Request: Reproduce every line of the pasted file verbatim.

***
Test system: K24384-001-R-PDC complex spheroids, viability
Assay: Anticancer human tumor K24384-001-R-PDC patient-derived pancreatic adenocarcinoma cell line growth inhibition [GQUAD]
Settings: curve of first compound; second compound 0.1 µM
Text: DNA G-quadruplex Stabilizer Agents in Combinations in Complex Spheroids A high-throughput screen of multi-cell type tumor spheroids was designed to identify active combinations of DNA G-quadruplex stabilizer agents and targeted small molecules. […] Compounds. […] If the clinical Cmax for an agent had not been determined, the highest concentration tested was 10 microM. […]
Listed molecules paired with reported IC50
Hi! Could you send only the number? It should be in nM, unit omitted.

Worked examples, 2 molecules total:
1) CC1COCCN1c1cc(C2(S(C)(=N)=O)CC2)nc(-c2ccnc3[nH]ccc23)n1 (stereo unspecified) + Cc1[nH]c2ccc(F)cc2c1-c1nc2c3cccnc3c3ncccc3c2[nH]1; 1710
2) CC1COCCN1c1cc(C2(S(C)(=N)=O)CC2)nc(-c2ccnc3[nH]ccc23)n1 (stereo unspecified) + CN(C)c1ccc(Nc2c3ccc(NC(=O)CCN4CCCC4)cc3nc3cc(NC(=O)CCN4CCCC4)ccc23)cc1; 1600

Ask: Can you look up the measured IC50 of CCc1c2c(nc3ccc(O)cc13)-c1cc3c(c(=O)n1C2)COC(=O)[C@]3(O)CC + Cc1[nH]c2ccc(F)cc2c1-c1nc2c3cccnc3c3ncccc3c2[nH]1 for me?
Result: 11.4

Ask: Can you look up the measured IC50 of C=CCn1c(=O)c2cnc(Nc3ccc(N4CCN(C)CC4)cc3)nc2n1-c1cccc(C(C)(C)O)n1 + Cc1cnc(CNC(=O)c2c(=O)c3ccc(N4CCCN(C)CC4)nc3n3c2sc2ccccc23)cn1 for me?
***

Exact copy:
Test system: K24384-001-R-PDC complex spheroids, viability
Assay: Anticancer human tumor K24384-001-R-PDC patient-derived pancreatic adenocarcinoma cell line growth inhibition [GQUAD]
Settings: curve of first compound; second compound 0.1 µM
Text: DNA G-quadruplex Stabilizer Agents in Combinations in Complex Spheroids A high-throughput screen of multi-cell type tumor spheroids was designed to identify active combinations of DNA G-quadruplex stabilizer agents and targeted small molecules. […] Compounds. […] If the clinical Cmax for an agent had not been determined, the highest concentration tested was 10 microM. […]
Listed molecules paired with reported IC50
Hi! Could you send only the number? It should be in nM, unit omitted.

Worked examples, 2 molecules total:
1) CC1COCCN1c1cc(C2(S(C)(=N)=O)CC2)nc(-c2ccnc3[nH]ccc23)n1 (stereo unspecified) + Cc1[nH]c2ccc(F)cc2c1-c1nc2c3cccnc3c3ncccc3c2[nH]1; 1710
2) CC1COCCN1c1cc(C2(S(C)(=N)=O)CC2)nc(-c2ccnc3[nH]ccc23)n1 (stereo unspecified) + CN(C)c1ccc(Nc2c3ccc(NC(=O)CCN4CCCC4)cc3nc3cc(NC(=O)CCN4CCCC4)ccc23)cc1; 1600

Ask: Can you look up the measured IC50 of CCc1c2c(nc3ccc(O)cc13)-c1cc3c(c(=O)n1C2)COC(=O)[C@]3(O)CC + Cc1[nH]c2ccc(F)cc2c1-c1nc2c3cccnc3c3ncccc3c2[nH]1 for me?
Result: 11.4

Ask: Can you look up the measured IC50 of C=CCn1c(=O)c2cnc(Nc3ccc(N4CCN(C)CC4)cc3)nc2n1-c1cccc(C(C)(C)O)n1 + Cc1cnc(CNC(=O)c2c(=O)c3ccc(N4CCCN(C)CC4)nc3n3c2sc2ccccc23)cn1 for me?